ERIC Number: ED365148
Record Type: RIE
Publication Date: 1991
Affective Factors in the Assessment of Oral Interaction: Gender and Status.
A discussion of oral language testing looks at the role of student attitudes, student and interviewer gender, and interviewer social status in the reliability of student assessments. Three small-scale studies investigating these factors are described. The first two involved only Arab students. In the first, it was found that students (all male) were generally given higher ratings by male interviewers. In the second, slightly larger study, both male and female students were rated higher by male interviewers. The third study's subjects were of varied cultural backgrounds, and an attempt was made to manipulate the students' perceptions of the relative status (high or neutral) of the interviewer. Preliminary results of this study suggest a similar, although less strong, tendency toward higher rating by male interviewers and, more surprising, toward higher ratings when the interviewer is not presented as high-status. Implications of such variables as possible predictors of performance are considered. (MSE)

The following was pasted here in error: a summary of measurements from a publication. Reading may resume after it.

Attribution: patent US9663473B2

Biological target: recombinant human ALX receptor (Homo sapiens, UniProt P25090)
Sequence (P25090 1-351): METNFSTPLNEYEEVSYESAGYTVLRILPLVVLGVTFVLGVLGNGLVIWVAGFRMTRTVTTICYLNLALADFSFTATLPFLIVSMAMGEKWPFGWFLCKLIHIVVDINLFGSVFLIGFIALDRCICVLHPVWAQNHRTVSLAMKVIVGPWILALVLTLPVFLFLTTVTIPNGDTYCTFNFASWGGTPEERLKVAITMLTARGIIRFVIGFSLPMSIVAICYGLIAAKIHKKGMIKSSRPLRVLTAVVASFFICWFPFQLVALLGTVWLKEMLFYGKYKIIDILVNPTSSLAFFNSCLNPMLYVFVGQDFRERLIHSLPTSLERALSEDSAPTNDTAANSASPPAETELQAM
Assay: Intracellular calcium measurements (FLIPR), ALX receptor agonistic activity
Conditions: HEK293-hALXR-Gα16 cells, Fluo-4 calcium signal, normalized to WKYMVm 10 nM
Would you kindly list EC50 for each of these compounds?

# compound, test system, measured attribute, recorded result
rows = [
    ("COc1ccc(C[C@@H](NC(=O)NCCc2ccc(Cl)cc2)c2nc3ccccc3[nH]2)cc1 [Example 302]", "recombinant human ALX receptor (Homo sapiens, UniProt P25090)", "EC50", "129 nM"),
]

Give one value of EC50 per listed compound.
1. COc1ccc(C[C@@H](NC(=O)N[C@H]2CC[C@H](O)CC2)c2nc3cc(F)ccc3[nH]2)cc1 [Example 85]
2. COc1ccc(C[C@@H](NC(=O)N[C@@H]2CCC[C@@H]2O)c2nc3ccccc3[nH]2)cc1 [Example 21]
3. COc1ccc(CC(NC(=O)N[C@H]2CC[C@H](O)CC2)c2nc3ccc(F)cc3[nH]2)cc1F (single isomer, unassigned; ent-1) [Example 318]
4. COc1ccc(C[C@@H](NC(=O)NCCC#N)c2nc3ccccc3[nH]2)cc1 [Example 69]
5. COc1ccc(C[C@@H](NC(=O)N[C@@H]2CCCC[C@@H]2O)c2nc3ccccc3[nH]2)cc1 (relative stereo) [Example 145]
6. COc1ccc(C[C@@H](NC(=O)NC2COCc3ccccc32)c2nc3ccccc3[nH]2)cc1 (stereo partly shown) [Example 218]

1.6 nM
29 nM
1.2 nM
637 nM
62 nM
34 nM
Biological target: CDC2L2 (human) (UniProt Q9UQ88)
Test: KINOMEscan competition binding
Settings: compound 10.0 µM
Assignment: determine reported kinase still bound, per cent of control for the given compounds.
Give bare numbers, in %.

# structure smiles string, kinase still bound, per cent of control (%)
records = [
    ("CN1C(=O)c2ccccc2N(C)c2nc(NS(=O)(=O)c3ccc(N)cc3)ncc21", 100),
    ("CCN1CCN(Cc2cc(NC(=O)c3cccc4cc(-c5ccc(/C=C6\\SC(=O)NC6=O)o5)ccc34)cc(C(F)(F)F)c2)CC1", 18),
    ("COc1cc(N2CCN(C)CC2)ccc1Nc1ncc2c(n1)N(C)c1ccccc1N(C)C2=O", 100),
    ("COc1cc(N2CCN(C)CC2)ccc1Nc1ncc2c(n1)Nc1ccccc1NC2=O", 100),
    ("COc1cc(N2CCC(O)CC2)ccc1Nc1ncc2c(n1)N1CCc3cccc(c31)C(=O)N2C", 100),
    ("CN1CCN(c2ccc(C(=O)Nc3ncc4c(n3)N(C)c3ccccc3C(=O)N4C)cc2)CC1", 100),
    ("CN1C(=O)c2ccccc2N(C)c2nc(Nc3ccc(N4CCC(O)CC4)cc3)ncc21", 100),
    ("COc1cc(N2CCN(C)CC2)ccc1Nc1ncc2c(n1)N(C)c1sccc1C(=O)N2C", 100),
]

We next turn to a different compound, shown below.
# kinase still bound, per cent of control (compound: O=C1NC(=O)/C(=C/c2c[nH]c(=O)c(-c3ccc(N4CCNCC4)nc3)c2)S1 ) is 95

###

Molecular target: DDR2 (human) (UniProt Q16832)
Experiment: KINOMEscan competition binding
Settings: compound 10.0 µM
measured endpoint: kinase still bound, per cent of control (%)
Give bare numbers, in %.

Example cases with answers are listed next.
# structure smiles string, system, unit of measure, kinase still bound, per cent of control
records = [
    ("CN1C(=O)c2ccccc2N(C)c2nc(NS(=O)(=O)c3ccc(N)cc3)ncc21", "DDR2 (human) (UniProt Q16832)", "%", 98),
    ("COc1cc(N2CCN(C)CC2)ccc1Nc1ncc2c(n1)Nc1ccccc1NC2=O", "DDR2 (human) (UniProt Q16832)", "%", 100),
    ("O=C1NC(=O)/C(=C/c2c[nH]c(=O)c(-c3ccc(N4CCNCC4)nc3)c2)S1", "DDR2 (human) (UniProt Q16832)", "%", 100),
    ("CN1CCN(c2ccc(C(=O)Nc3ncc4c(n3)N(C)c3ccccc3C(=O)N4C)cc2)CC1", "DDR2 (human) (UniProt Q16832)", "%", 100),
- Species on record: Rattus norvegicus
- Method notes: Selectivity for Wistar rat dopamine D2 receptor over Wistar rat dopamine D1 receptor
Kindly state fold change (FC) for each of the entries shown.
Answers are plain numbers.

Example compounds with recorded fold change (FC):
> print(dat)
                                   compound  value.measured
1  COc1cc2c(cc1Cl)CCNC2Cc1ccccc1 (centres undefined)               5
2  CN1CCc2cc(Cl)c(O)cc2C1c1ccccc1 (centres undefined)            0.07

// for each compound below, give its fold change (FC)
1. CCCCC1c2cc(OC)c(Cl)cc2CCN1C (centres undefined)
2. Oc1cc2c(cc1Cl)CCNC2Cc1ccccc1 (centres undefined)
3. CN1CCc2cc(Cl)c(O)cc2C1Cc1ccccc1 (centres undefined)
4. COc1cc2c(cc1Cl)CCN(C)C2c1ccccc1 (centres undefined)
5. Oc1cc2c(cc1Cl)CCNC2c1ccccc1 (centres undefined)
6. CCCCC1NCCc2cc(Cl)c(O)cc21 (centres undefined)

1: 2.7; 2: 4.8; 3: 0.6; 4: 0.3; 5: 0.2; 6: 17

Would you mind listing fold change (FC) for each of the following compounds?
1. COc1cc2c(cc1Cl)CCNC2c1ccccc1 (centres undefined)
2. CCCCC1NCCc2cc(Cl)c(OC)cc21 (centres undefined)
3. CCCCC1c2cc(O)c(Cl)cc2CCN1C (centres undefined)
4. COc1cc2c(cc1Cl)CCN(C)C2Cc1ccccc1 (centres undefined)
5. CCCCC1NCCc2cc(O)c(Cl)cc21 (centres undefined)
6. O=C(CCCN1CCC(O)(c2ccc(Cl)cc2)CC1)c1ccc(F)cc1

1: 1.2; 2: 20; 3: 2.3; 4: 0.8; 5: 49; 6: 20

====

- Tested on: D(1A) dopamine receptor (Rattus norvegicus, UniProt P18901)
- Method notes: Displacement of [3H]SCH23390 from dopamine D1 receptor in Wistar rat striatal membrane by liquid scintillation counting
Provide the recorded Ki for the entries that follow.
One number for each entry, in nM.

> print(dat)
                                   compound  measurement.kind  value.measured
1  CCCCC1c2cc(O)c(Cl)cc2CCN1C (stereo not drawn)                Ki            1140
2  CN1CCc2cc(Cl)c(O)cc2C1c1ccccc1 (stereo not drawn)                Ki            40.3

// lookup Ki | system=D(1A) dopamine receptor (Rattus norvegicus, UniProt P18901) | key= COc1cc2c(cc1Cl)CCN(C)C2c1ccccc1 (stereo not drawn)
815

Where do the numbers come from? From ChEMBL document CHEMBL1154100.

Publication Type: Reports - Research; Information Analyses; Speeches/Meeting Papers
Education Level: N/A
Authoring Institution: N/A
Grant or Contract Numbers: N/A
Note: In: Sarinee, Anivan, Ed. Current Developments in Language Testing. Anthology Series 25. Paper presented at the Regional Language Centre Seminar on Language Testing and Language Programme Evaluation (April 9-12, 1990); see FL 021 757.